Emanuel says U.S. must gauge viability of government in Kabul

By Joshua Partlow and John Amick
Monday, October 19, 2009

White House Chief of Staff Rahm Emanuel said Sunday that before a decision is made on whether to send more U.S. troops to Afghanistan, the United States must assess the strength and viability of the Afghan government.

"It would be reckless to make a decision on U.S. troop level if, in fact, you haven't done a thorough analysis of whether, in fact, there's an Afghan partner ready to fill that space that the U.S. troops would create and become a true partner in governing the Afghan country," Emanuel said on CNN's "State of the Union."

Afghanistan's recent presidential election has been tainted by allegations of fraud, and the results of an investigation have been stalled.

Senate Foreign Relations Committee Chairman John F. Kerry (D-Mass.) said President Obama should not commit more troops to the region until the election is legitimately settled.

"It would be entirely irresponsible for the president of the United States to commit more troops to this country when we don't even have an election finished," Kerry said from Kabul in a taped interview for CNN.

A dispute between two election commissions has delayed the release of investigation results regarding the alleged fraud and has raised the prospect that President Hamid Karzai might reject a call for a runoff.

In Kabul, U.N.-backed election officials spent the day poring over evidence of fraud in the Aug. 20 vote and explaining the methodology of their conclusions in an attempt to avert further political chaos. The meetings were intended to alleviate the concerns of the Afghan-run Independent Election Commission (IEC), which has raised questions about how the U.N.-led Electoral Complaints Commission arrived at its findings, which pushed Karzai below the 50 percent needed to win.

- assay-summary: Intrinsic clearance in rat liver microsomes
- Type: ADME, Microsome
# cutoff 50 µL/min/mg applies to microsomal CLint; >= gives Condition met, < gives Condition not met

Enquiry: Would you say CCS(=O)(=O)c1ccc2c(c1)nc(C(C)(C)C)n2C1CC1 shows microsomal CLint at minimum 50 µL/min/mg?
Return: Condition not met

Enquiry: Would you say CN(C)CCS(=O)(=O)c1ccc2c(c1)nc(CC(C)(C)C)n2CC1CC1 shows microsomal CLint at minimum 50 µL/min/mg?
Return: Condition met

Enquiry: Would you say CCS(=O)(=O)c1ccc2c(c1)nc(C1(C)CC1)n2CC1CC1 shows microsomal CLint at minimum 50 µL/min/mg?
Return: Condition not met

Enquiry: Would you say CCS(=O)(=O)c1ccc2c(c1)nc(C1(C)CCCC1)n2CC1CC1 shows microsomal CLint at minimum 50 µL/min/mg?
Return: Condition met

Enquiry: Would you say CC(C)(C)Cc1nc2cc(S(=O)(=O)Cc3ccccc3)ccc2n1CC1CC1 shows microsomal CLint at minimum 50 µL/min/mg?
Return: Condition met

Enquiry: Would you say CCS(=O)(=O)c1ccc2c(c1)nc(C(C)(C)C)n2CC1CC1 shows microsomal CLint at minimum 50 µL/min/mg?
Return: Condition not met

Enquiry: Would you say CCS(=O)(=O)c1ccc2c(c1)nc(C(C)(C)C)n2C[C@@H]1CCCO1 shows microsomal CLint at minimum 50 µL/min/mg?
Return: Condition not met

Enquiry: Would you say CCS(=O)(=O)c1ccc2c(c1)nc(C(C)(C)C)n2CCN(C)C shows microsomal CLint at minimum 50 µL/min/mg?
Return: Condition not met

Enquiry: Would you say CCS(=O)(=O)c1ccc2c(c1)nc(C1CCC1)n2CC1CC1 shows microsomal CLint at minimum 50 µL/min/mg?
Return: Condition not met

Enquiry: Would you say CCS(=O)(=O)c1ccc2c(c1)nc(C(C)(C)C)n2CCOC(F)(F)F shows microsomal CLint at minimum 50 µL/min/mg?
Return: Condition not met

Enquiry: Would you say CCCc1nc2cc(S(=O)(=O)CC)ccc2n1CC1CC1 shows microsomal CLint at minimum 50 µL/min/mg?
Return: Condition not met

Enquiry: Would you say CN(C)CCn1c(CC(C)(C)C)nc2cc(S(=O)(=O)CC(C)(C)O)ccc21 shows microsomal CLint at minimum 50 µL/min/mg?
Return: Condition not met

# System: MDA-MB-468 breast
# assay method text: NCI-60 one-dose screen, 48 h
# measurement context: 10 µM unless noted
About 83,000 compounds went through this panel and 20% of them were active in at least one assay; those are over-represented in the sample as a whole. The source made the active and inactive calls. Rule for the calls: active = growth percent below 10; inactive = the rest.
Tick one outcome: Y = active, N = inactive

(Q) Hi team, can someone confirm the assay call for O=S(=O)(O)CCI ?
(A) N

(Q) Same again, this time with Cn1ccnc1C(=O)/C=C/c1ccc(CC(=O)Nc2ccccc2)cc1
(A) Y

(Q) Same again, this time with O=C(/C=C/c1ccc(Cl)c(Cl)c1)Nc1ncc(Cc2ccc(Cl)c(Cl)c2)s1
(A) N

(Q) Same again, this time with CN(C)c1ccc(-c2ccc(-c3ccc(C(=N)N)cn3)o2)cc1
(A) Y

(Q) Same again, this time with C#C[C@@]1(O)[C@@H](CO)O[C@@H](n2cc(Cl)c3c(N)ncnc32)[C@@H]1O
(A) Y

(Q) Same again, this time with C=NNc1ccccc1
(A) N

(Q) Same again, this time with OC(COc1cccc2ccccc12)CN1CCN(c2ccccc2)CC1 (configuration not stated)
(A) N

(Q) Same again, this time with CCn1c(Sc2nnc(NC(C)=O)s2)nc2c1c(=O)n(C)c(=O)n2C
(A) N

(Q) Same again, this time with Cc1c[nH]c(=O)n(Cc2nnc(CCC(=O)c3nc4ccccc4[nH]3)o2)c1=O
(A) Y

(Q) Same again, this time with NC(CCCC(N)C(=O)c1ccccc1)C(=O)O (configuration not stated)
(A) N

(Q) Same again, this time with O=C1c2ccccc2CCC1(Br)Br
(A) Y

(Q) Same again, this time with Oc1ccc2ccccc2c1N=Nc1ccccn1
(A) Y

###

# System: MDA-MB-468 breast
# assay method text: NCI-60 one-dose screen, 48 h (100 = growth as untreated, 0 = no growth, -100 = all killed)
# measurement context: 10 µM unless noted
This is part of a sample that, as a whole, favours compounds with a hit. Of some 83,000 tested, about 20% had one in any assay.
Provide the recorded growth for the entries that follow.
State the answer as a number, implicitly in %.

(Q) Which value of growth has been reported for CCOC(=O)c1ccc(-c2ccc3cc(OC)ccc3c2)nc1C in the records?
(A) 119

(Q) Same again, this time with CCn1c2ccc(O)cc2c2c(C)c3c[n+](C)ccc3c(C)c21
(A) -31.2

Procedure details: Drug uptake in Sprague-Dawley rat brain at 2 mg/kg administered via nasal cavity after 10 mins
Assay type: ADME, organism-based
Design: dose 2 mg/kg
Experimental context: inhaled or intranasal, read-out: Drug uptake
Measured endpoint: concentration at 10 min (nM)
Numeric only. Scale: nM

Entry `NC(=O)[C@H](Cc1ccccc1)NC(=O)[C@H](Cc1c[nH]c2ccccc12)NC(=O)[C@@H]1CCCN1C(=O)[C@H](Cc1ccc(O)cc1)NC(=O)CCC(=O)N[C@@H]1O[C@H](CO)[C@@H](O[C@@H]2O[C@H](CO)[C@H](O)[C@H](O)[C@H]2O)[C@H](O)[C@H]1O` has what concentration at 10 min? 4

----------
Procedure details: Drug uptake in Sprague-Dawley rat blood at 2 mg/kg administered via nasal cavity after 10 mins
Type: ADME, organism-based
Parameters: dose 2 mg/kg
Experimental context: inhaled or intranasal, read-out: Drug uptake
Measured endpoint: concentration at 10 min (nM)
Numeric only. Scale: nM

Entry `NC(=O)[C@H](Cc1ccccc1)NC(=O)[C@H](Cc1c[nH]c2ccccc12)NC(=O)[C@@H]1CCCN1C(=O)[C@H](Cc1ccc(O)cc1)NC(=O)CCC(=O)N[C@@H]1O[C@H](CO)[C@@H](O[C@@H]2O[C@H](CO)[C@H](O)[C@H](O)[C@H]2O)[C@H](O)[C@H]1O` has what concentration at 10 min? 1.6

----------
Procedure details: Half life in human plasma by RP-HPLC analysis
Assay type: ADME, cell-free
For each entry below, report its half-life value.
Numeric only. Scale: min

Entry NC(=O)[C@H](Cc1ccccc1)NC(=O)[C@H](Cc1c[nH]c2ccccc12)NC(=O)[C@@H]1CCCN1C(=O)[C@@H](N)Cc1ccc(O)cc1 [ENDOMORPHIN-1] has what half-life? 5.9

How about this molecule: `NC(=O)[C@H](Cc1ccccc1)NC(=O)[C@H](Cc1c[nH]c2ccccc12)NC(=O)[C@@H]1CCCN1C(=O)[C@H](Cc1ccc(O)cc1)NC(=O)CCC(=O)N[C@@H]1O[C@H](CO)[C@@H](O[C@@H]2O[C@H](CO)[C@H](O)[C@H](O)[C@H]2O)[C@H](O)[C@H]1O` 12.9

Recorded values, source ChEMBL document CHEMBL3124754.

Foreign leaders have pressured Karzai to accept the U.N. commission's results and not derail the election process. He has refused to commit to accepting the results before they are released.

"For the moment we are worried," France's foreign minister, Bernard Kouchner, told reporters Sunday. "They must accept the results."

Some officials expressed cautious optimism that a further crisis might be averted. "Progress is actually being made on answering some of the IEC questions," said one international official in Kabul.

The Independent Election Commission has said it would need at least 24 hours to process its decision, pushing any announcement of the results to Monday at the earliest, officials said.

"I think with the pressure that you've seen being applied to Karzai, the wind does seem to be blowing in the right direction," the international official said.

Partlow reported from Kabul.

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